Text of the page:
Lagares Is Most Underpaid Met, Wright Is Most Overpaid

An article by posted on August 14, 2014 0 Comments

juan lagares

Mike Vorkunov of The Star-Ledger took a look at the Mets and how they stack up from a financial perspective. By taking Fangraphs dollar statistics (relative to the number of games played this season) he calculated what each player’s performance was valued at and compared it to their actual salary for the season. Some of the numbers are very surprising.

Vorkunov concludes that Juan Lagares is the Mets most underpaid player. His open market value, given his .281 average and Gold Glove caliber defensive skills in center, is worth $16.4 million. Because Lagares has yet to enter his arbitration years he makes just $500,000. That means the Mets are getting almost a full $16 million in value out of their young center fielder.

Daniel Murphy, Zack Wheeler, Jacob deGrom and Lucas Duda are all considered to be underpaid. Ironically, none of them have reached free agency.

The most surprising finding was that Curtis Granderson and Bartolo Colon are very close to even money. Granderson makes $13 million this season and his estimated value is $11.48 million thus far. Given Granderson’s slow start, those numbers could be much closer by the seasons end. Colon is actually underpaid. The veteran right-hander’s contract seems to be right on the money at $9 million this season. His value; $13.8 million.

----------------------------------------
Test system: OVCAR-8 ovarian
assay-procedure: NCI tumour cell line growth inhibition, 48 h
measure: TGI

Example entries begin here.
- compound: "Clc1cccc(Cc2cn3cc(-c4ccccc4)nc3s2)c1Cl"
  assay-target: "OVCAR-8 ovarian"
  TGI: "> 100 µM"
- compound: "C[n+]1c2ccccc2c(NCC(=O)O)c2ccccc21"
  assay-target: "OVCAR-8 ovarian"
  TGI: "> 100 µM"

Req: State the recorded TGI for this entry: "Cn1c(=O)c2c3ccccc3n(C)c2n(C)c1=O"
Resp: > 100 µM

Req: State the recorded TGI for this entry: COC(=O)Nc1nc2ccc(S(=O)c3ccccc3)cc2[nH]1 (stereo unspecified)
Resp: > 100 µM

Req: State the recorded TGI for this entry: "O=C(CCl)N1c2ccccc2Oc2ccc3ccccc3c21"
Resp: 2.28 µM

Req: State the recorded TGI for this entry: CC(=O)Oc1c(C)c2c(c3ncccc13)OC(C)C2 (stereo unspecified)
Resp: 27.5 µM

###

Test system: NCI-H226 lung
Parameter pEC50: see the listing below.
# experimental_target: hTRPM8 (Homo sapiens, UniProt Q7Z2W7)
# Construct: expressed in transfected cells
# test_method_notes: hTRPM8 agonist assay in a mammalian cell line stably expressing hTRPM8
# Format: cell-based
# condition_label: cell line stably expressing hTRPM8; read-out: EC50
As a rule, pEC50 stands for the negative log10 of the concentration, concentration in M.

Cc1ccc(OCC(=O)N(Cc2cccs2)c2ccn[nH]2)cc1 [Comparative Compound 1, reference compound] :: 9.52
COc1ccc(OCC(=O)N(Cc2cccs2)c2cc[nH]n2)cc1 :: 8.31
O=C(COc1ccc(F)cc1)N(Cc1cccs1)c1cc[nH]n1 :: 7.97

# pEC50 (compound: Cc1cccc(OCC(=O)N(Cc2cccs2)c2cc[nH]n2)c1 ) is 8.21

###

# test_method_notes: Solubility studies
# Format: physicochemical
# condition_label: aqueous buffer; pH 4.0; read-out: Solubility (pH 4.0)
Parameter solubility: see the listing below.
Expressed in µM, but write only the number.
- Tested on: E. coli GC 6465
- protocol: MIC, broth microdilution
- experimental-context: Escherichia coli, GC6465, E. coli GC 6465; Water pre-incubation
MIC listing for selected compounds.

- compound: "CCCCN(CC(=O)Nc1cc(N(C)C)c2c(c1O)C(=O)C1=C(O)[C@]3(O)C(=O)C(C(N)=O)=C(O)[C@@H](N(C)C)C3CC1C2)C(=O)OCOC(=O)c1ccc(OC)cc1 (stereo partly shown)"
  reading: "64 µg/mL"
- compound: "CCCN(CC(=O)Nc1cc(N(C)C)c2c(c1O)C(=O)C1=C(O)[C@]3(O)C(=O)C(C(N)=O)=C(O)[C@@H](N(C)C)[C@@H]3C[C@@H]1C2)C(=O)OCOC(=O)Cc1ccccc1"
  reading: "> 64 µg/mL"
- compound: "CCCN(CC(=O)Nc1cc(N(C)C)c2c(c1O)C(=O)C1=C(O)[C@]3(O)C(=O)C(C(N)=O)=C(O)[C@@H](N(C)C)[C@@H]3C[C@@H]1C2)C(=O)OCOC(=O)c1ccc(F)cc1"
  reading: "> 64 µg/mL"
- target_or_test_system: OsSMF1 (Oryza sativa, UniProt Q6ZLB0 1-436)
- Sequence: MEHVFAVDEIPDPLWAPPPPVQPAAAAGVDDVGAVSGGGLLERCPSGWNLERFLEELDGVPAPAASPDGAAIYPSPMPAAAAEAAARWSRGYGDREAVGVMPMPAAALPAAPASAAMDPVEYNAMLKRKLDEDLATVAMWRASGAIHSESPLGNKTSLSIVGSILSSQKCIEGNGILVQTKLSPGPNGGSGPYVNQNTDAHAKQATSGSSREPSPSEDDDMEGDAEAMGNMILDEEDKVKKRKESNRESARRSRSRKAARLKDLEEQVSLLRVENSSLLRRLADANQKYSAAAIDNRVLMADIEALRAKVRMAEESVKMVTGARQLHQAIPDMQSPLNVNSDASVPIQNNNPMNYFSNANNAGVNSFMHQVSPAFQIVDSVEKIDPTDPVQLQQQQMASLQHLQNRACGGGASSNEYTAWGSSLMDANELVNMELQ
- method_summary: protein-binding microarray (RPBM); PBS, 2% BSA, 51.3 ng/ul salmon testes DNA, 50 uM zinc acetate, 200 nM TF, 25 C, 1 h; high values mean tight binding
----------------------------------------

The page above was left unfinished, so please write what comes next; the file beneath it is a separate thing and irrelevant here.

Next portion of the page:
It should come as no surprise that David Wright is the worst value on the team. The Captain is hitting just .276 with a dismal 8 home runs in 2014. Given his $20 million price tag and $11.3 million value, he represents the teams worst contract right now. Keep in mind that this analysis was done after Chris Young‘s release.

The Mets are all about the numbers and there’s no better way to see how players stack up than by comparing their numbers and their salaries. The most interesting thing to keep an eye on is how these numbers change throughout their careers. Will Lagares ever actually sign a contract that pays him $15+ million? Could Murphy actually get more than his value on the open market?

About the Author ()

1988. I was born in 1988 and as Mets fans we all know what that means. I lived through 1969 by hearing old stories from Tom Seaver and relived 1986 over and over in my head, pretending I was there as the final out was recorded. Being a Mets fan isn't easy and it isn't always fun but all of the bad will make the good so much sweeter. Baseball games aren't sprints and neither is building a winning team. I'm here for the long haul. Let's Go Mets!